Greenpeace 'Labels' Genetically Altered Food Products in Supermarket Protest

Calls on Food Producers and Retailers to go GE Free

Feature story - November 8, 2001
In the absence of a mandatory labeling policy for genetically altered food products in the country, Greenpeace activists today demonstrated inside a popular supermarket chain outlet and slapped 'labels' on certain food products found by the group to contain genetically modified organisms or GMOs.

"We are taking action because we believe that Filipino consumers have a right to choose, whether they want to eat genetically modified food or not. The government's failure to establish an effective labeling system for genetically altered food products is unfortunately robbing consumers of their right to know what they are eating and prevents them from exercising their option to reject food items contaminated with GMOs," said Beau Baconguis, Genetic Engineering campaigner for Greenpeace Southeast Asia.

More than a dozen activists from the environmental group scoured the shelves of SM Super Sale Club in Quezon City to attach stickers marked "GMO Contaminated" on popular food products, particularly several brands of baby food, infant formula, hotdogs and other snack items, earlier confirmed by the group to contain GMOs in laboratory tests. (1)

The supermarket protest took place eight days after the group launched its True Food Consumer Guide, essentially a listing of products that had been tested by Greenpeace for the presence of genetically modified ingredients. The activists also distributed the Guide at the supermarket to allow consumers to avoid name-brand products which contain GMOs.

"Given the lethargic and seemingly apathetic response of the government on this issue, we are also challenging retailers and food producers to decide whether they want to cheat consumers by hiding behind the inadequacies of the present system or respect their rights by providing truthful and reliable information on all of their products," she added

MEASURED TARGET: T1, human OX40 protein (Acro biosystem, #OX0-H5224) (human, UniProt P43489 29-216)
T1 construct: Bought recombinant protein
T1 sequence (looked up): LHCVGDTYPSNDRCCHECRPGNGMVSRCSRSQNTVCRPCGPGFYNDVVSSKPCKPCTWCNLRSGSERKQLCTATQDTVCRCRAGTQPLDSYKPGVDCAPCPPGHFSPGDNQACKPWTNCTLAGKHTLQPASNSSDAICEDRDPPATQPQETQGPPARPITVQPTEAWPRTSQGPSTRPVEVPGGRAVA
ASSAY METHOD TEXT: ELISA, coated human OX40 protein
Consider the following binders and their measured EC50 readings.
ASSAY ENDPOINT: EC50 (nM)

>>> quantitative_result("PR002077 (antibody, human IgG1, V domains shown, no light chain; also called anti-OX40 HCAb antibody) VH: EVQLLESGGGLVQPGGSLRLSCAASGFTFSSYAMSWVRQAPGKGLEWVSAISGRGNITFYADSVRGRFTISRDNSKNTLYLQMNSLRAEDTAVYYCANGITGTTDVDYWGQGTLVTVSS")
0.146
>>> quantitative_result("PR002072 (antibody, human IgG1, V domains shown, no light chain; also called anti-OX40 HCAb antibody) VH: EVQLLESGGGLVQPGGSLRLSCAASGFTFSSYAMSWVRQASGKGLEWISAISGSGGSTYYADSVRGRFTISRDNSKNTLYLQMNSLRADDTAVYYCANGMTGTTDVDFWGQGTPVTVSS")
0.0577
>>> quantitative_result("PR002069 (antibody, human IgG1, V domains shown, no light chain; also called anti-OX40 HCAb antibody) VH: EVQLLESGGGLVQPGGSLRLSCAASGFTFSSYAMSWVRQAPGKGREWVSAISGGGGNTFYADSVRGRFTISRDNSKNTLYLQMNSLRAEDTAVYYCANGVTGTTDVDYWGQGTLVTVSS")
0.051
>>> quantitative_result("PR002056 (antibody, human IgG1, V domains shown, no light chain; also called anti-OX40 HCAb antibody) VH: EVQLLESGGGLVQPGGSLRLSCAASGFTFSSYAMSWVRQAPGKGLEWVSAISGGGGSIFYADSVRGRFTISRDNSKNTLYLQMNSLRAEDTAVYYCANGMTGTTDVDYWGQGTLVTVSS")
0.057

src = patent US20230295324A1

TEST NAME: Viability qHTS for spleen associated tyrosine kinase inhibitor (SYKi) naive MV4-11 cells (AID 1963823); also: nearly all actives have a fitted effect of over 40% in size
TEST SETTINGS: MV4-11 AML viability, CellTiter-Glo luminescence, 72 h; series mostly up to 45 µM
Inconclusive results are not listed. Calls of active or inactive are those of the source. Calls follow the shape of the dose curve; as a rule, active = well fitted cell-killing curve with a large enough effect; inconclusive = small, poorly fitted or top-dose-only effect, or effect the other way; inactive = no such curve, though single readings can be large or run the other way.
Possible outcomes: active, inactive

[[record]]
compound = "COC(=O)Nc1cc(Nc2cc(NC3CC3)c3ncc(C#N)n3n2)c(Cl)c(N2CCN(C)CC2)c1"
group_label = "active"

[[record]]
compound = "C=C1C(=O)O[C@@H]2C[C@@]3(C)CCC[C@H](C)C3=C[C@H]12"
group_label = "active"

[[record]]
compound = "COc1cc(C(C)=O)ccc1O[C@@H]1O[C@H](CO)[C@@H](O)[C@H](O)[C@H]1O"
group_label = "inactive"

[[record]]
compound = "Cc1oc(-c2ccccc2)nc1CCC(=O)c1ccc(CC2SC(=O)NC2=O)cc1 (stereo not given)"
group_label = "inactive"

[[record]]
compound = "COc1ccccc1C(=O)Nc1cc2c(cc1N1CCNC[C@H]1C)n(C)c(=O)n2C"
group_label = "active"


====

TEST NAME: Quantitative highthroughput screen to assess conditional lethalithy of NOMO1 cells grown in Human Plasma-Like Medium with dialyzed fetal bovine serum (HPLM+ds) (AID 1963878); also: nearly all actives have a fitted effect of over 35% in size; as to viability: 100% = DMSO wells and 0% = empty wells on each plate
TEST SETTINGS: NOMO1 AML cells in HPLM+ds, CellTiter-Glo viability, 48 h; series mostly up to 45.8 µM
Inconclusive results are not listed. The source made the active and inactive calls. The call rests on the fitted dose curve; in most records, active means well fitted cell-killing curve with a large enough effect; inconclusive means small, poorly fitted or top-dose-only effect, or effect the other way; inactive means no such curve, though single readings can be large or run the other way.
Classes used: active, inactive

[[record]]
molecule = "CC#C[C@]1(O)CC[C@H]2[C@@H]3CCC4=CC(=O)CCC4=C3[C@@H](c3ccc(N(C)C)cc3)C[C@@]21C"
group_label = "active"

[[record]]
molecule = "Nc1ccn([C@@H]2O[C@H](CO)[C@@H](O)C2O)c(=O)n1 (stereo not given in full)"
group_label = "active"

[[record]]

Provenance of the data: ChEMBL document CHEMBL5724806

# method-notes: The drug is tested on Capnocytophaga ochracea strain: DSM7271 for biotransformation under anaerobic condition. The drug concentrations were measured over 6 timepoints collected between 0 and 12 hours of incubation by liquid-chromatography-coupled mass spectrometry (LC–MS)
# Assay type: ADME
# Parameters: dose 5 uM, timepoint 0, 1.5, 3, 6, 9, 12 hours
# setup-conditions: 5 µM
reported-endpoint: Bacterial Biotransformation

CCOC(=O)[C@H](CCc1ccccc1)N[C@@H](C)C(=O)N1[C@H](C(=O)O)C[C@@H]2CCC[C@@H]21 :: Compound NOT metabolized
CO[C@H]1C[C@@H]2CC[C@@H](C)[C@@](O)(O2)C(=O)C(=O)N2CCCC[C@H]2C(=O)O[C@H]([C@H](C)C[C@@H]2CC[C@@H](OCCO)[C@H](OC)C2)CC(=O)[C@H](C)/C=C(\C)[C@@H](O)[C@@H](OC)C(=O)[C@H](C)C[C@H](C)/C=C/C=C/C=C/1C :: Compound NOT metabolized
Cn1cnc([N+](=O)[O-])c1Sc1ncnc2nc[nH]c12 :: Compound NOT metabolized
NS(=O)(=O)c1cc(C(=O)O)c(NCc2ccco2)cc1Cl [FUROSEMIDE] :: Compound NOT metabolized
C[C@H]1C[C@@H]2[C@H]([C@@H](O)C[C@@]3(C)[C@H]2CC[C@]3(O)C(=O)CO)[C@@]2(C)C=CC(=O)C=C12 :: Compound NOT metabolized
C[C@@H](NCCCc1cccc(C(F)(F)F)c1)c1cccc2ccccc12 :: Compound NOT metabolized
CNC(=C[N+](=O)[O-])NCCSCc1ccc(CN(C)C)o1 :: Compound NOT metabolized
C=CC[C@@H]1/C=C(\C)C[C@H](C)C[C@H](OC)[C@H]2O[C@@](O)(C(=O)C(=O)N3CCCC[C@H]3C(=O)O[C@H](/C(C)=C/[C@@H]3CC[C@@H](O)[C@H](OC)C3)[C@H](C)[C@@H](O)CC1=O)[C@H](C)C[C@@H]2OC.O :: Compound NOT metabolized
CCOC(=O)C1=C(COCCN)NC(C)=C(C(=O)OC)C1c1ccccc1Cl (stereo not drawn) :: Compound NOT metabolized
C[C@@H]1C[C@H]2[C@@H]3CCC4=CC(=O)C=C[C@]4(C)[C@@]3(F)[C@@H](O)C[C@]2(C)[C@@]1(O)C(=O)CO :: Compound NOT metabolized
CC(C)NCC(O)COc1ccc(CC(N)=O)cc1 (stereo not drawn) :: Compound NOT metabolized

The group believes that genetically engineered (GE) products began appearing in food products in the Philippines starting in late 1996 due to the country's massive soya and maize imports from the United States, considered by many as the principal source of genetic contamination worldwide. The Philippines is among the top importers of corn and soya from the US where conventionally grown crops are routinely mixed with genetically engineered supplies. The lack of a clear system both in the US and in the Philippines to segregate GE from non-GE supplies makes genetic contamination inevitable. (2)

"Greenpeace remains totally opposed to the introduction of genetically engineered organisms into the environment and food supplies. At the very least, people must have the right to know which food products are genetically manipulated, especially given the unknown impacts of this experiment with our food on human health and the environment, " said Von Hernandez, Campaign Manager for Greenpeace Southeast Asia.

A Greenpeace commissioned poll earlier this year suggests that many Filipinos are still unaware that genetically engineered food have already entered the nation's food supply. According to the poll conducted by Pulse Asia in March, only 11% of respondents nationwide were aware of the GMO issue. However, 94 % of this base group of aware individuals think it is necessary for food manufacturers and retailers to provide information to the public about the use of genetically engineered ingredients in their products. (3)